Police on Thursday searched 30 locations related to the Red Army Faction members who defected to North Korea for alleged links to the abduction of a Japanese woman to Pyongyang in the 1980s.
Nine group members who hijacked a Japan Airlines plane to North Korea in March 1970 were granted asylum there the same year. Some of them are believed to have helped abduct their fellow countrymen.
The police searched the homes of the former Red Army Faction members in 11 prefectures, hoping to find evidence related to the alleged involvement of hijacker Kimihiro Abe in the abduction of Keiko Arimoto from Europe to North Korea in 1983.
Abe, 54, suspected of being the ringleader in the abduction, is also believed to have had a hand in Arimoto’s marriage to a Japanese man in North Korea.
Japan has put Abe on the international wanted list and demanded that North Korea extradite the suspected ringleader to Japan.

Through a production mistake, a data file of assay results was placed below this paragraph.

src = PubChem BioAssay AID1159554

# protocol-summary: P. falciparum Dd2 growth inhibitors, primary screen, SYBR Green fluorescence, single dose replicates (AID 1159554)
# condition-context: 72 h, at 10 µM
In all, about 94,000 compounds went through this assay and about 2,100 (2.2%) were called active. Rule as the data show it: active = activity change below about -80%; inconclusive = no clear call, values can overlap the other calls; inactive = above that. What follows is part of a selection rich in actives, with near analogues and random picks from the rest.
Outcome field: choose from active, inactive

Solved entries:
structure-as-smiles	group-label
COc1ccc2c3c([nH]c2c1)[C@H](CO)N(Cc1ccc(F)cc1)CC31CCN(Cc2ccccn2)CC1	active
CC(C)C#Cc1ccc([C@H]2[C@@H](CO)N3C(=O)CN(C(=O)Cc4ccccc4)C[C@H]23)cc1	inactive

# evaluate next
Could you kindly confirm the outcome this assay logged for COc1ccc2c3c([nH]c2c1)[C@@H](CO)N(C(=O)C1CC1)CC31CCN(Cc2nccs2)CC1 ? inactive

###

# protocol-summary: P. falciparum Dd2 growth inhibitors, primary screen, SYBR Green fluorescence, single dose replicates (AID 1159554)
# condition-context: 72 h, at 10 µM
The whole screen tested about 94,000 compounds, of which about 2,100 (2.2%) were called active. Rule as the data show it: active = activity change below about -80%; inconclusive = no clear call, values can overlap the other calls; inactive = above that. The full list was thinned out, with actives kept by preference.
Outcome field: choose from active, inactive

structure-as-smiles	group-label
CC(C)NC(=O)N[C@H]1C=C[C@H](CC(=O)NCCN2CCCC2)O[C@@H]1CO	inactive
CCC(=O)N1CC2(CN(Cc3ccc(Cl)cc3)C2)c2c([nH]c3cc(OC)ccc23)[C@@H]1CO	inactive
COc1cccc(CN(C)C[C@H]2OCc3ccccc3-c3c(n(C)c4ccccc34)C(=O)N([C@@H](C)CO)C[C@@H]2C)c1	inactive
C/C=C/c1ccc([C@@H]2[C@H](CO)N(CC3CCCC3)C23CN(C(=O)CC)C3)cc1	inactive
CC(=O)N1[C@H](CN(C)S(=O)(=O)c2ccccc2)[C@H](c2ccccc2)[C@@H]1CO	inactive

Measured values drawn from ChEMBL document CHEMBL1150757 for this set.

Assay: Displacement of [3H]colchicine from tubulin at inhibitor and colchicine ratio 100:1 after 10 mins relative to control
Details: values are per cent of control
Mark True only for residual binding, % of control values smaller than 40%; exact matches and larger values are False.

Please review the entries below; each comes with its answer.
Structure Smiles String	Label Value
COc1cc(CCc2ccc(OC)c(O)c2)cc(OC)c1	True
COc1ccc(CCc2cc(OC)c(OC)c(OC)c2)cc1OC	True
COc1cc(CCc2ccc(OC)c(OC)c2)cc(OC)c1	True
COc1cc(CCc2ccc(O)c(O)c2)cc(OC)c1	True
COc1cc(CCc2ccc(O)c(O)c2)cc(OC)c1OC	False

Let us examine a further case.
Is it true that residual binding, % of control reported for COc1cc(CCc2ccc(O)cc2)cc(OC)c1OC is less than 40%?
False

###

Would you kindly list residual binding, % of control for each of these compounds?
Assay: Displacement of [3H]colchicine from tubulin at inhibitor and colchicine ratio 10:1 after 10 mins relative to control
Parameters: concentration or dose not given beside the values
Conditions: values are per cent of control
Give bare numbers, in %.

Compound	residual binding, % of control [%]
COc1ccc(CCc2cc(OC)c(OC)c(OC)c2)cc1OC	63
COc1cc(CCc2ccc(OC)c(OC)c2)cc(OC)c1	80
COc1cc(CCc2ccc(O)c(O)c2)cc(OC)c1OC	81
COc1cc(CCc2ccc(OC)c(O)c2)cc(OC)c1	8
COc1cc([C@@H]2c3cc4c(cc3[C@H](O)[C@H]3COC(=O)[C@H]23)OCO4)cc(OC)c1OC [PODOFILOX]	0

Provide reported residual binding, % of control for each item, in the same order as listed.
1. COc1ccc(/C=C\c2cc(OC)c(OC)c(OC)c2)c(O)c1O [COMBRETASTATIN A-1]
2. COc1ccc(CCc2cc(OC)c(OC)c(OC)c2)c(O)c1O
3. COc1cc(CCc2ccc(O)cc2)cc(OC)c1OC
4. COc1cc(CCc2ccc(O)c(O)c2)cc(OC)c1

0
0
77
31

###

During Prime Minister Junichiro Koizumi’s summit with North Korean leader Kim Jong Il in Pyongyang on Sept. 17, Japan was told that Arimoto died Nov. 4, 1988, at age 28.
The former college student from Kobe was studying English in London. She disappeared after having written to her parents from Copenhagen.
Her case came to light on March 16, when Megumi Yao, the former wife of one of the nine Japanese hijackers, told a court that she had helped abduct Arimoto.
Yao met Arimoto in London in May 1983 and took her to Copenhagen in July that year on the pretense of hooking her up with a part-time job.
Yao then arranged for Arimoto to meet with Abe and North Korean diplomat Kim Yu Chol, believed to have been a North Korean agent. Arimoto is believed to have been taken to North Korea by Kim Yu Chol via Moscow shortly after that.
The police are planning to send papers to prosecutors on Yao and late senior faction member Takamaro Tamiya, who is believed to have ordered Arimoto’s abduction.